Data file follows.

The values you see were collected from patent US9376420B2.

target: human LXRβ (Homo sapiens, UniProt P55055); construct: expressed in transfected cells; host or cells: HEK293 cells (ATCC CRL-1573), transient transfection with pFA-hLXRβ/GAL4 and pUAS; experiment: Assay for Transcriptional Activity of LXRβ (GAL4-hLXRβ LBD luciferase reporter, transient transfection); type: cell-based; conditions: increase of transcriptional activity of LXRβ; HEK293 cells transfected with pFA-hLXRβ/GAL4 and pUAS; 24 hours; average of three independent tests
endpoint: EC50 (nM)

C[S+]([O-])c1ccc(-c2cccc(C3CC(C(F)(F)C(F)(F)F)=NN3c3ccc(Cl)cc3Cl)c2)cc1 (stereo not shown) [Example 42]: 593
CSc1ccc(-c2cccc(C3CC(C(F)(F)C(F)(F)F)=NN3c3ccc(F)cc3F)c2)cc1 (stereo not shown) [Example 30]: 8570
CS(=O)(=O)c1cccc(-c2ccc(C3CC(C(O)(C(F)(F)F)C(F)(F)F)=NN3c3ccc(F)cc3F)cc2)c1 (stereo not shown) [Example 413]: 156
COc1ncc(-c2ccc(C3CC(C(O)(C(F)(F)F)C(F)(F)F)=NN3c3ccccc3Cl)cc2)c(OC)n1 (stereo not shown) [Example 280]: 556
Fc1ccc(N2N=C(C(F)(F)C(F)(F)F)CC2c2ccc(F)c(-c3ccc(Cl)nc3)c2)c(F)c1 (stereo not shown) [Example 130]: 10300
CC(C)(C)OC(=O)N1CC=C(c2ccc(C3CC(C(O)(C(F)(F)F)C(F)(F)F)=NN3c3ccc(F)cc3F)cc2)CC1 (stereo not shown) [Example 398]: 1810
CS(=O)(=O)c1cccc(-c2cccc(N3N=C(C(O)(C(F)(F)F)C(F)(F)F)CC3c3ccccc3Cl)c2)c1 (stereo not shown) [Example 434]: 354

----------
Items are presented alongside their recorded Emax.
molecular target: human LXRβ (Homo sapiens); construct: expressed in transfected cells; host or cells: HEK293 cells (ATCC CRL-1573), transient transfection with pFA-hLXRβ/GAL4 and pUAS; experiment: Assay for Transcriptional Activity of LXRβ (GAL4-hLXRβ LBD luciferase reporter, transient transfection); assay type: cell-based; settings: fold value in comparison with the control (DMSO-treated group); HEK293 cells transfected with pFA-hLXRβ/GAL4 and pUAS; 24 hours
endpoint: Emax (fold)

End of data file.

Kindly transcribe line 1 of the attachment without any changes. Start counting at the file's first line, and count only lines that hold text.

The values you see were collected from patent US9376420B2.